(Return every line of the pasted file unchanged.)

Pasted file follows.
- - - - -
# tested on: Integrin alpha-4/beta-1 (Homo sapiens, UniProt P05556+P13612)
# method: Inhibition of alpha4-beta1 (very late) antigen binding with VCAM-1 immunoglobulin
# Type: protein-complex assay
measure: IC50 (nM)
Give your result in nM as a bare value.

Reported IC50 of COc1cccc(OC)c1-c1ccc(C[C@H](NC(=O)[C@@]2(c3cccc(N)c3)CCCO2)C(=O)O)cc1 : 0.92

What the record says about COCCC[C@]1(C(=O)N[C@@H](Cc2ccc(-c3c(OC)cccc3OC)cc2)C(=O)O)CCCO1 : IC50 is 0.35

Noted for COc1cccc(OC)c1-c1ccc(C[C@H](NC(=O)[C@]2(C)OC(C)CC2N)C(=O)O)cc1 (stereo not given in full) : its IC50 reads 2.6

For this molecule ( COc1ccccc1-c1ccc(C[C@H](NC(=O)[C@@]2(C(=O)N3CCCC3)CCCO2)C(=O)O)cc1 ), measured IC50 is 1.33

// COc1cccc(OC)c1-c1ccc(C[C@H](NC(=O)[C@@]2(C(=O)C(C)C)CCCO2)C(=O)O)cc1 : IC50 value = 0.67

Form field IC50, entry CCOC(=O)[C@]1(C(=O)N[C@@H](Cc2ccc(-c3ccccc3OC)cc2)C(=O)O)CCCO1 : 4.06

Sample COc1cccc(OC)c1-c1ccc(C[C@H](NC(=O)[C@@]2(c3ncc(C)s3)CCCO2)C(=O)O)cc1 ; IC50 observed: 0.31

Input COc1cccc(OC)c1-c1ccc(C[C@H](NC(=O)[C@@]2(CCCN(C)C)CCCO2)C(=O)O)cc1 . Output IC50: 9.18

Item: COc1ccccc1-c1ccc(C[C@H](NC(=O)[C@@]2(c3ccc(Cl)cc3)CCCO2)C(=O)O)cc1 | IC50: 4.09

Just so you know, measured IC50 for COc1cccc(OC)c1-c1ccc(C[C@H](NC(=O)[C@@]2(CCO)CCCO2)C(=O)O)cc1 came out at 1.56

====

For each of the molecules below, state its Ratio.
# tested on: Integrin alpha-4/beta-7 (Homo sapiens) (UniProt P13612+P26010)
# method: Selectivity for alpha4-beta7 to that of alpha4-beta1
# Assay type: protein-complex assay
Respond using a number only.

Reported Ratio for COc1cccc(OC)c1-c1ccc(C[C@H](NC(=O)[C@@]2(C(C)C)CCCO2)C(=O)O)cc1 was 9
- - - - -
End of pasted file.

# tested on: Integrin alpha-4/beta-1 (Homo sapiens, UniProt P05556+P13612)
# method: Inhibition of alpha4-beta1 (very late) antigen binding with VCAM-1 immunoglobulin
# Type: protein-complex assay
measure: IC50 (nM)
Give your result in nM as a bare value.

Reported IC50 of COc1cccc(OC)c1-c1ccc(C[C@H](NC(=O)[C@@]2(c3cccc(N)c3)CCCO2)C(=O)O)cc1 : 0.92

What the record says about COCCC[C@]1(C(=O)N[C@@H](Cc2ccc(-c3c(OC)cccc3OC)cc2)C(=O)O)CCCO1 : IC50 is 0.35

Noted for COc1cccc(OC)c1-c1ccc(C[C@H](NC(=O)[C@]2(C)OC(C)CC2N)C(=O)O)cc1 (stereo not given in full) : its IC50 reads 2.6

For this molecule ( COc1ccccc1-c1ccc(C[C@H](NC(=O)[C@@]2(C(=O)N3CCCC3)CCCO2)C(=O)O)cc1 ), measured IC50 is 1.33

// COc1cccc(OC)c1-c1ccc(C[C@H](NC(=O)[C@@]2(C(=O)C(C)C)CCCO2)C(=O)O)cc1 : IC50 value = 0.67

Form field IC50, entry CCOC(=O)[C@]1(C(=O)N[C@@H](Cc2ccc(-c3ccccc3OC)cc2)C(=O)O)CCCO1 : 4.06

Sample COc1cccc(OC)c1-c1ccc(C[C@H](NC(=O)[C@@]2(c3ncc(C)s3)CCCO2)C(=O)O)cc1 ; IC50 observed: 0.31

Input COc1cccc(OC)c1-c1ccc(C[C@H](NC(=O)[C@@]2(CCCN(C)C)CCCO2)C(=O)O)cc1 . Output IC50: 9.18

Item: COc1ccccc1-c1ccc(C[C@H](NC(=O)[C@@]2(c3ccc(Cl)cc3)CCCO2)C(=O)O)cc1 | IC50: 4.09

Just so you know, measured IC50 for COc1cccc(OC)c1-c1ccc(C[C@H](NC(=O)[C@@]2(CCO)CCCO2)C(=O)O)cc1 came out at 1.56

====

For each of the molecules below, state its Ratio.
# tested on: Integrin alpha-4/beta-7 (Homo sapiens) (UniProt P13612+P26010)
# method: Selectivity for alpha4-beta7 to that of alpha4-beta1
# Assay type: protein-complex assay
Respond using a number only.

Reported Ratio for COc1cccc(OC)c1-c1ccc(C[C@H](NC(=O)[C@@]2(C(C)C)CCCO2)C(=O)O)cc1 was 9